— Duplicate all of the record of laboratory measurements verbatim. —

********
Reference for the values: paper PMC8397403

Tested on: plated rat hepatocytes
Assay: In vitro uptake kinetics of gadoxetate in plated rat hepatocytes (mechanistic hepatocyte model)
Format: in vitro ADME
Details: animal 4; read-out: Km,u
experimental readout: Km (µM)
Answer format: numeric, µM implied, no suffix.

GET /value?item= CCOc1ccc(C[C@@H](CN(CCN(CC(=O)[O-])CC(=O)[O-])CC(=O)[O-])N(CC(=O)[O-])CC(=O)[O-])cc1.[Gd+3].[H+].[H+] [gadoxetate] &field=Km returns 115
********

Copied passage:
Reference for the values: paper PMC8397403

Tested on: plated rat hepatocytes
Assay: In vitro uptake kinetics of gadoxetate in plated rat hepatocytes (mechanistic hepatocyte model)
Format: in vitro ADME
Details: animal 4; read-out: Km,u
experimental readout: Km (µM)
Answer format: numeric, µM implied, no suffix.

GET /value?item= CCOc1ccc(C[C@@H](CN(CCN(CC(=O)[O-])CC(=O)[O-])CC(=O)[O-])N(CC(=O)[O-])CC(=O)[O-])cc1.[Gd+3].[H+].[H+] [gadoxetate] &field=Km returns 115